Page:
The American Oil and Gas Reporter
Solution Optimizes Asset Management: By Christoper Colvin and Tim Supple
LAFAYETTE, LA.–Most oil and gas exploration investor presentations contain a page describing “total resource potential.” This shows the investor the value of the lands under lease, but not yet drilled. Such presentations go on to break down the resource potential into geological areas (Marcellus, Haynesville, Bakken, etc.), and then into more specific areas by “tracts of leased” acreage and “percentage of developed and nondeveloped” acreage.
After five years of unprecedented lease acquisitions, the focus has changed. Companies now are emphasizing turning “potential” into “proved and producing.” However, several challenges exist, including computing undeveloped acreage and developed acreage for asset evaluation, and the expiration of leases before they can be turned into “developed acreage,” thereby saving the most valuable assets.
In order to compute both developed/producing and resource potential/undeveloped lands, management needs the land department to be able to calculate and demonstrate the company’s leasehold positions by geological area, by individual tract, and by producing/nonproducing status. Furthermore, identifying the most vulnerable assets (nonproducing tracts with pending expiration dates) has become too complicated for Excel™ spreadsheets and normal geographic information systems mapping.
This is where real-time data–with real-time GIS analytics–becomes an invaluable management system. Denverbased High Plains Energy, a privately held, midtier independent oil and gas company, has been successfully leveraging such a system to prioritize its assets for drilling and production operations.
The advancements of new database configurations and integrating spatial query mapping into the functionality of newer systems have given oil and gas companies innovative solutions necessary for advanced management functionality.
Companies need to “see” (map) where they own acreage, and have access to a report (database) detailing how much they own and where, and not only in terms of gross acres, net acres or even net working interest acres. For High Plains Energy, landmen need to know what the net revenue interest is relative to the working interest by geological area, specific sand or formation, unit or well basis, and on specific tracts of land.
Simplifying Leasing Decisions
High Plains is mastering a system that can handle the necessary computations. Sometimes, the questions are not very simple, but the way in which the company gets answers has become much easier and the technology is making leasing-related decision making much simpler. Once the information is loaded, queries are made automatically and in real time. The workload on the company’s staff is reduced substantially at every level, from field lease acquisition to asset evaluation.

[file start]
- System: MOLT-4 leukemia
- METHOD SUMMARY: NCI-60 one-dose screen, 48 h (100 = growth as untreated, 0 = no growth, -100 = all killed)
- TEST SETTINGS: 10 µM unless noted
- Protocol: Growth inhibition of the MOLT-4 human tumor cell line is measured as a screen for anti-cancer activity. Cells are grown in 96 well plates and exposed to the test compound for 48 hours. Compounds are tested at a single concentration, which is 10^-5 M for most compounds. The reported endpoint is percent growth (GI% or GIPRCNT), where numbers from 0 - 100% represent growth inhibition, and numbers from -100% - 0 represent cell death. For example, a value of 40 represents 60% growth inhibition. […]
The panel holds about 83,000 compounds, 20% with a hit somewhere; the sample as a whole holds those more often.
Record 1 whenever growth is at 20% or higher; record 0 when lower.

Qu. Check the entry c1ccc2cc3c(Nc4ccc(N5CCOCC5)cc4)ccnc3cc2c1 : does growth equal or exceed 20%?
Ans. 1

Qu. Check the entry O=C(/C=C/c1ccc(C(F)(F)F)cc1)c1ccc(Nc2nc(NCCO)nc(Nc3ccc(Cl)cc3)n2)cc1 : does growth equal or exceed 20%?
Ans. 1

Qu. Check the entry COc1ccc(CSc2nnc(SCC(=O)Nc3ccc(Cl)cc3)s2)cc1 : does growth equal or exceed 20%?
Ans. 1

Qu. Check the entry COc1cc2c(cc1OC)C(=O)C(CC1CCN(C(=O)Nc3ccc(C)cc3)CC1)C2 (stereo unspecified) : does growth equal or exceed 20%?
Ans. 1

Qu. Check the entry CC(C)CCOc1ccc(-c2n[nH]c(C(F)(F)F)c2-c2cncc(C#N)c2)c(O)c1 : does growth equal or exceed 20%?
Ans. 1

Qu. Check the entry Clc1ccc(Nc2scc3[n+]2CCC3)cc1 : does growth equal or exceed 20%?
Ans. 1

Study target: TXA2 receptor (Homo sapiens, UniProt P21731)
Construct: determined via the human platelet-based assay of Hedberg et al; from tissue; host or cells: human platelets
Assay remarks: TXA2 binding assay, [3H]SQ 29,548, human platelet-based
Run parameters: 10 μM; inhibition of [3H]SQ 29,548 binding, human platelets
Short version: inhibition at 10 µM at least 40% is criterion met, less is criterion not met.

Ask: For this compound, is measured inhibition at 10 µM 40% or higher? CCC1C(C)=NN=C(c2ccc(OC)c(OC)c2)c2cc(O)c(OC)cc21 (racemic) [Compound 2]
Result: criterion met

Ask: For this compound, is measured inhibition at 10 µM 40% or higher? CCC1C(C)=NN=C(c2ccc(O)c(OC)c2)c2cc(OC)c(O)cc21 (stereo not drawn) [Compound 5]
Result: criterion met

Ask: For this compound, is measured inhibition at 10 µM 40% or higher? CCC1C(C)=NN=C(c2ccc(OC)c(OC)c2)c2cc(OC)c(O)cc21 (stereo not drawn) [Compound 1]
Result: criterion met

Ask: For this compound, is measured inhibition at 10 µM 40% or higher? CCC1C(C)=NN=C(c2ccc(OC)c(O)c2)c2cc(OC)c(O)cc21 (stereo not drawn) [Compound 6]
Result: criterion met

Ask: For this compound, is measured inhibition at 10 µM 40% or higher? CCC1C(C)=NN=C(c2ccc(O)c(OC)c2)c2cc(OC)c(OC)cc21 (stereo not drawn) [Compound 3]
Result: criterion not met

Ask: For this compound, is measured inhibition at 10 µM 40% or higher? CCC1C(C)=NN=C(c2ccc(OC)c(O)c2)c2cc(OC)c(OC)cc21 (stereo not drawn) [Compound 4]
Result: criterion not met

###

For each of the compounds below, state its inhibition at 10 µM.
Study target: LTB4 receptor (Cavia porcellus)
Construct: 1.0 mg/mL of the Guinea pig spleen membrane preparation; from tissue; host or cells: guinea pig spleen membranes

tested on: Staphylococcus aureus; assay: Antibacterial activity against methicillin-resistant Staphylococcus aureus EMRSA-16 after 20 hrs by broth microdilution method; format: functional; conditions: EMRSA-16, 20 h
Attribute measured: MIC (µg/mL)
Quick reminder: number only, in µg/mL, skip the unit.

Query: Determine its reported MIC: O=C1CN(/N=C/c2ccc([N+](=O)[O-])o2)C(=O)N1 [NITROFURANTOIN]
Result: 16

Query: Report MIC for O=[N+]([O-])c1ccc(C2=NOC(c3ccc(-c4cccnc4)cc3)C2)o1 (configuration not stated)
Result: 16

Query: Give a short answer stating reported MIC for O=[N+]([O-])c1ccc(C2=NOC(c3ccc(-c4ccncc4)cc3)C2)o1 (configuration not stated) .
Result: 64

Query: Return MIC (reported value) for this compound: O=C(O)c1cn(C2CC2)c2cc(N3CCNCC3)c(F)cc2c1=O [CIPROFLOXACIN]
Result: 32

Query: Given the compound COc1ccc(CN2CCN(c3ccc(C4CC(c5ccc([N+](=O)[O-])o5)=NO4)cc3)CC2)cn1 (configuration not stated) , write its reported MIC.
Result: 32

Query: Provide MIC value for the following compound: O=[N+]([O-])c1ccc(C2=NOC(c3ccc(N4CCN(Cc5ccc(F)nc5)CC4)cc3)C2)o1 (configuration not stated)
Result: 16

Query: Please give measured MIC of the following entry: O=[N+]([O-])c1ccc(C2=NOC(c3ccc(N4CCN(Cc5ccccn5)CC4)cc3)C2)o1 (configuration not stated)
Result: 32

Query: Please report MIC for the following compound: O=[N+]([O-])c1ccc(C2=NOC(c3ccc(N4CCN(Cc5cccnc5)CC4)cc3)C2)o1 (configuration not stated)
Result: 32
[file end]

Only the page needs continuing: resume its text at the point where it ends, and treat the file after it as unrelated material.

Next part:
The functionality of this integration is based on the simple premise that any and all tracts of land under lease exist in a fixed location, and that the location is identifiable both in the legal description used in the database, and in its geographical coordinate system location in mapping. Neither of these is variable on any given tract. By using the link already created between the tract of land and the geographical coordinate location in mapping software, these varied locations are now one and the same.
Any tract can be identified both in terms of its legal description and/or its geographical coordinates. By identifying tract(s) of land by spatial selection in mapping (x-y coordinates location with the legal description) and sending that list to the database, the operator creates the first step in selecting “where.” The database can run preselected filters, or the operator can select filters for reports and provide visual map attributes reflecting values for each tract.
Integrating the database with mapping allows the operator to create maps from data or data from maps, or any combination of the two. The analytics, reports or maps that can be generated by this new methodology are infinite, automatic or user-defined. In other words, they are limited only to the data available and the operator’s imagination.
Real-time, tract-based land management gives all stakeholders access to the project management process. The technology standardizes data collection, makes lease/contract preparation and permit acquisition more efficient, enables proactive management of brokers, aids in assessing project performance and the management of day-to-day operations, and provides complete online access to all company projects along with maps and reports to increase efficiency while eliminating wasteful duplication of effort.
The following examples illustrate how spatial queries make data and reports more actionable. Figure 1 shows a Chesapeake Energy Corporation presentation to investors of its “major assets” by geological area. Notice that every geological area is outlined or highlighted. That outline creates an identification to provide the ability to create a “spatial query,” which reports to the database all tracts within that “space.” From that spatial query, the database automatically updates acreage and cost.
Figure 2 of the Haynesville Shale geologic area illustrates the holdings of different companies on a tract-by-tract basis. Figure 3 displays individual proration units as set up by the Louisiana commissioner of conservation. This outline creates a special identifier that permits selection of only those tracts within that spatial query. Also visible are the well locations and horizontal extensions of the well bores. These points and lines create new identifiers for spatial query.